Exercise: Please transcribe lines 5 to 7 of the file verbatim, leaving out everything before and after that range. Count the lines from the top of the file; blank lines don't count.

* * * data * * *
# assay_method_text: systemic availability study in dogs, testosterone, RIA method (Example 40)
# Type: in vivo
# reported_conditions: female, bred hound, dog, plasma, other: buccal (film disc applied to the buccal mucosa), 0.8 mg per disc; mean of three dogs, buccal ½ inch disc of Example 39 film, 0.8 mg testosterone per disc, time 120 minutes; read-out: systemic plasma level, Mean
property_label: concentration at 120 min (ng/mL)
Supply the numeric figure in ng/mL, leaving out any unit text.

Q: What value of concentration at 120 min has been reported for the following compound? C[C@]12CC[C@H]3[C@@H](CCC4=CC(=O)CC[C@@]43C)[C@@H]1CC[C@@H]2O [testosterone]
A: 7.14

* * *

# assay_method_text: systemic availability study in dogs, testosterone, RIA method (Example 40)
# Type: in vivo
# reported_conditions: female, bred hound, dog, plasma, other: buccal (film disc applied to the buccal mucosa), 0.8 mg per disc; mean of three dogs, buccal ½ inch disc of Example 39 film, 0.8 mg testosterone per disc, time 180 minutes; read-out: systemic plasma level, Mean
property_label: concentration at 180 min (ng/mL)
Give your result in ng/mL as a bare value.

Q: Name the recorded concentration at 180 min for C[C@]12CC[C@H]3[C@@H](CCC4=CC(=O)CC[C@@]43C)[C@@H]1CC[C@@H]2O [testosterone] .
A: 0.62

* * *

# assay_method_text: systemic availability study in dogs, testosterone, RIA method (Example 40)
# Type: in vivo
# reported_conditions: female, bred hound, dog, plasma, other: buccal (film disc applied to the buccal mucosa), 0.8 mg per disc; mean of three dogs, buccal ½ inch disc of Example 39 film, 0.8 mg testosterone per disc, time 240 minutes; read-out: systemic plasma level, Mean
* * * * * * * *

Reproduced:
Supply the numeric figure in ng/mL, leaving out any unit text.

Q: What value of concentration at 120 min has been reported for the following compound? C[C@]12CC[C@H]3[C@@H](CCC4=CC(=O)CC[C@@]43C)[C@@H]1CC[C@@H]2O [testosterone]
A: 7.14